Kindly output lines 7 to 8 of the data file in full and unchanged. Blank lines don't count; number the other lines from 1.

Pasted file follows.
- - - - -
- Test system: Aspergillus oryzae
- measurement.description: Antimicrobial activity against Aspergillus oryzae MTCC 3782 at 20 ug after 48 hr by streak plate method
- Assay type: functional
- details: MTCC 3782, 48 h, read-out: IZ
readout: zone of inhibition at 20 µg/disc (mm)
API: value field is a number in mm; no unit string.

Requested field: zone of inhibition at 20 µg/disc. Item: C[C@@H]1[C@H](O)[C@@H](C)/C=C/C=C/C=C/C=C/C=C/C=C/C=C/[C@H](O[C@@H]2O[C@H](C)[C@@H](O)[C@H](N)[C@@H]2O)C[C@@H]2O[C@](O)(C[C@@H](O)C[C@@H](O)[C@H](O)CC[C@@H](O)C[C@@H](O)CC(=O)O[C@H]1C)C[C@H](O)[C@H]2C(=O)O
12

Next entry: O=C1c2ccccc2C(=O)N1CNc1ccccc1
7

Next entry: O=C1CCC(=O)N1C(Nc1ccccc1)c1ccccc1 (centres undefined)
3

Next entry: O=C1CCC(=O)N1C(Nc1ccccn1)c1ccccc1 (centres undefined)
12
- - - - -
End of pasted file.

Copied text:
Requested field: zone of inhibition at 20 µg/disc. Item: C[C@@H]1[C@H](O)[C@@H](C)/C=C/C=C/C=C/C=C/C=C/C=C/C=C/[C@H](O[C@@H]2O[C@H](C)[C@@H](O)[C@H](N)[C@@H]2O)C[C@@H]2O[C@](O)(C[C@@H](O)C[C@@H](O)[C@H](O)CC[C@@H](O)C[C@@H](O)CC(=O)O[C@H]1C)C[C@H](O)[C@H]2C(=O)O
12